Hi, I am new here and very curious if there are others whom have gotten to LD when dealing with aphantasia, I have been working hard on discovering techniques that will allow me to visualize and recall any dreams I may have. I have zero recall of dreams and hope to get back to how things were when I was younger. I am uncertain of a traumatic event that may have caused this current condition, however I do believe it can and will be overcome. I look forward to having dreams, recall, LD’s and OBE’s

1 Like

hello ilusn, welcome to the forum.
Does the aphantasia affect the ability to recall day to day memories? The condition is totally new to me thought I have come across people who find visualising more difficult.
Did you LD when younger or just had better dream recall?
I’m just curious. :peek:

1 Like

Hello ilusn,

I haven’t known about aphantasia for the longest time, until recently somebody posted about this condition here on this forum:

Welcome @ilusn!
My girlfriend has a moderate aphantasia in which it’s very rare that she can see anything in her mind’s eye (she can’t intentionally do it, it seems, but sometimes has something flash up occasionally)

If it’s of any comfort, you don’t need to be able to visualize to recall your dreams or have lucid dreams. It may be helpful, but definitely not required. My partner recalls her dreams and occasionally has a lucid dream (she’s not a “practicing” lucid dreamer), she just doesn’t remember them visually. She says it’s more like data in her head. Like memories without an image. Your mind just perceives thought a little differently and that’s totally valid!

Happy to have you in the community!


@moogle I believe I did LD when I was younger and I had no issues with visualization. I can recall memories day to day, the bigger issue is trying to do meditations and visualizing events during meditation

May be visualise something very simple - like a candle flame or apple?

1 Like

@Splash I have learned to work with it, I am hoping at some point I will regain the ability’s to visualize stuff while when I deal with whatever caused this condition in the first place. Thank you for your time!

Also a totally valid goal! I hope you find lucid dreaming and the community here helpful on your journey!

1 Like

Hi everyone!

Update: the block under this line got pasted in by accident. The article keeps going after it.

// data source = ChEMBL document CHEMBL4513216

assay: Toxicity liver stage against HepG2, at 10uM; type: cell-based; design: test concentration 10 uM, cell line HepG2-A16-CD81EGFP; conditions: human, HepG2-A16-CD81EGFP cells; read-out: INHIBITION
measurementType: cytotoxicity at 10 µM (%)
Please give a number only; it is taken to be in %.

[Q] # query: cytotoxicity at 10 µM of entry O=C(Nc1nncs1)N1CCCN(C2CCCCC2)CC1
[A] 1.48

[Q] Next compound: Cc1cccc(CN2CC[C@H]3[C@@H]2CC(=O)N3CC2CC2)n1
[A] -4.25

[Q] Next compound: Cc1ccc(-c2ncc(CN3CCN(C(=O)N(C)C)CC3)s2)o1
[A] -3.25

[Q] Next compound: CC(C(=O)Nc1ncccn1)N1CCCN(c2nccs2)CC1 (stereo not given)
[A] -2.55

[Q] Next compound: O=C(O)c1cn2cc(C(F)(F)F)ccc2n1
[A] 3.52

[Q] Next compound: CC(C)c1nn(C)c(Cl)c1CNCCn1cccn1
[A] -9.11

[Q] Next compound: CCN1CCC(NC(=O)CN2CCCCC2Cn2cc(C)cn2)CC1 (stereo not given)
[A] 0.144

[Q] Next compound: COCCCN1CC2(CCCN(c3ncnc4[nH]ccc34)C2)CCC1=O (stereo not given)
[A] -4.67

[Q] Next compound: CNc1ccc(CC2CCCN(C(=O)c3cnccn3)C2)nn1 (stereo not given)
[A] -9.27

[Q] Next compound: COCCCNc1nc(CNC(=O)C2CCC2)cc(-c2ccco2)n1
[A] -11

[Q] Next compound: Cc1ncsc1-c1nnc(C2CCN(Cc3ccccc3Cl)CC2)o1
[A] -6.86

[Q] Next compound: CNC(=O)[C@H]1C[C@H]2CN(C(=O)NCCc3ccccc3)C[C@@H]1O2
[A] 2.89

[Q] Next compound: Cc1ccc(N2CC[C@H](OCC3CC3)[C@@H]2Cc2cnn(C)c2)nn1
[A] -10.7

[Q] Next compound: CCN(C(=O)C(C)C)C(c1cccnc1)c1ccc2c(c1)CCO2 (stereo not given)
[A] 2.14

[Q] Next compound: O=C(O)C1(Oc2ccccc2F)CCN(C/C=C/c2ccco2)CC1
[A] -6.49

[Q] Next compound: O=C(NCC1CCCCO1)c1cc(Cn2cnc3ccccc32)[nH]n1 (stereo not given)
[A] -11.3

I am a 30 year old woman living in Sweden. It’s only about a week since I really discovered exactly how much I want to learn to lucid dream (even though I have heard about the phenomenon earlier), both for the sake of creativity and personal growth (including anxiety management). I have always had a close relationship with my dreams, mostly for good but even sometimes for bad. Some of my best creative ideas, mostly in fictional writing, have actually their origins in this mysterious subconscious, but from time to time I am struck by dreams so depressing that I can feel sad, empty or confused a big part of that following day. On the other hand, a really cheerful or beautiful dream can during the right circumstances give the most ordinary day a slight shimmer of magic. Therefore, I have always naturally been quite good at dream recall and can still remember fragments from dreams I had when I was a child.

Dream journaling has now improved this skill even more, even though I only have been doing it for about six days. And guess what, I am quite sure I got my first few moments of lucidity already the second day (or morning) of it! :rofl:

That has indeed made me even more eager and inspired to learn more about it! :slightly_smiling_face:


Welcome to the forum @Annissa.

You may be interested in our Garden and Fruits of Lucidity forums. Feel free to share if you wish. :slight_smile:

I expect that you have already found the Dream Journal forum. You may like to post about the few moments of lucidity and the rest of the dream in there. :user:

1 Like